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CrowdStar stops new social games, shifts to mobile

CrowdStar stops new social games, shifts to mobile

Thu 26 Apr 2012 7:02am GMT / 3:02am EDT / 12:02am PDT
MobileBusiness

A major Facebook game developer is abandoning the platform

CrowdStar, a longtime social game developer for Facebook, told All Things D today that they will no longer be developing new titles for Facebook. Company CEO Peter Relan said that mobile will be their target for development. "We are maintaining the old games, like Happy Aquarium, but we don't build new Facebook PC games any more - we are 100 percent focused on mobile," Relan said.

According to Relan, CrowdStar derived 90% of their revenue last year from their Facebook games, such as Happy Aquarium and Happy Pets. This year, Relan expects that 90% of CrowdStar's revenue will come from mobile games. The company has been having strong success with its Girl franchise on mobile, including Top Girl, Social Girl and Modern Girl, which have together been downloaded over 20 million times on iOS and Android.

By contrast, CrowdStar has been finding it hard to get traction in the social game market against competitors like Zynga, Wooga, Digital Chocolate, Playfish and others. The latest AppData numbers show that CrowdStar has less than 8 million monthly active users (MAU) across all its games, compared to 29 million a year ago. CrowdStar was once among the top three Facebook game developers years ago, and now on the AppData list it's barely in the top 20.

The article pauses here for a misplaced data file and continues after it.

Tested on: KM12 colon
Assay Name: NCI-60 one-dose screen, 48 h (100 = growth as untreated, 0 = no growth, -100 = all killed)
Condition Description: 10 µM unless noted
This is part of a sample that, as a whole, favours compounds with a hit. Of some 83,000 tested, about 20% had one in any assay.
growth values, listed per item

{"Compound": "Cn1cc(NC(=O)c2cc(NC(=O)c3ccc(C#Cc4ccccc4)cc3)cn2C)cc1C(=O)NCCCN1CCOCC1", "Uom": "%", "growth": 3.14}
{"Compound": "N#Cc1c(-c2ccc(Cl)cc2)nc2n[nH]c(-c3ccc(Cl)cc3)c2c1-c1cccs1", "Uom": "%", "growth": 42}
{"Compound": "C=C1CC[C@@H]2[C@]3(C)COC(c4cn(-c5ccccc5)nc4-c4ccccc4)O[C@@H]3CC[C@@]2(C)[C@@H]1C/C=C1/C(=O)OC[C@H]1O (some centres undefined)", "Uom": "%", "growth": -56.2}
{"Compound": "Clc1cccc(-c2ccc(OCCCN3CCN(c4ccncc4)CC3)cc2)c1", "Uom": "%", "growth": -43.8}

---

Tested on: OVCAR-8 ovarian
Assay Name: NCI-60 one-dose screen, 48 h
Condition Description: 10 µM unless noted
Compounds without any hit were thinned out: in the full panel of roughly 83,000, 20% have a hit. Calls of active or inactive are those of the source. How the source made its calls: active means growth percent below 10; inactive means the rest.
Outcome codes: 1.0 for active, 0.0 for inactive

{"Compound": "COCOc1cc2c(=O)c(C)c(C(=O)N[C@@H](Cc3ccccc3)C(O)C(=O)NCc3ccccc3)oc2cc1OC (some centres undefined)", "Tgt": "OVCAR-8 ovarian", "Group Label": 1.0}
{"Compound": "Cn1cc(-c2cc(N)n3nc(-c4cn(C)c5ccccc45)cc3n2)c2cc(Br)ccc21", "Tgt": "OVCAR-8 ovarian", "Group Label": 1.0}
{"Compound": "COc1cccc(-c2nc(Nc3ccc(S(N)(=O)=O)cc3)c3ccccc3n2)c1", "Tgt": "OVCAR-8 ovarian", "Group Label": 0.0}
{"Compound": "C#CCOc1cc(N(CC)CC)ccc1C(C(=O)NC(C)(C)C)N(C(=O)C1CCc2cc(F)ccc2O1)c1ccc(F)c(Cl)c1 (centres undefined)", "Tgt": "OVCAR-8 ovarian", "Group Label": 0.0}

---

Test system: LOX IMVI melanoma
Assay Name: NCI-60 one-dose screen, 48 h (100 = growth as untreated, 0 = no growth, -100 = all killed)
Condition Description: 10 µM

When a major developer decides to stop supporting a platform, it's appropriate to wonder whether it's the platform or the developer at the core of the decision. This move for CrowdStar is a change from the direction they announced in October, when they said they would work on Facebook and mobile games while searching for ways to get more presence in Asia. Relan told All Things D that even if the company weren't targeting mobile, he'd still be wary of developing games for Facebook, because he believes the audience for Facebook games has plateaued or started to decrease. "If I was going after an older audience, I might focus on tablets," Relan said.

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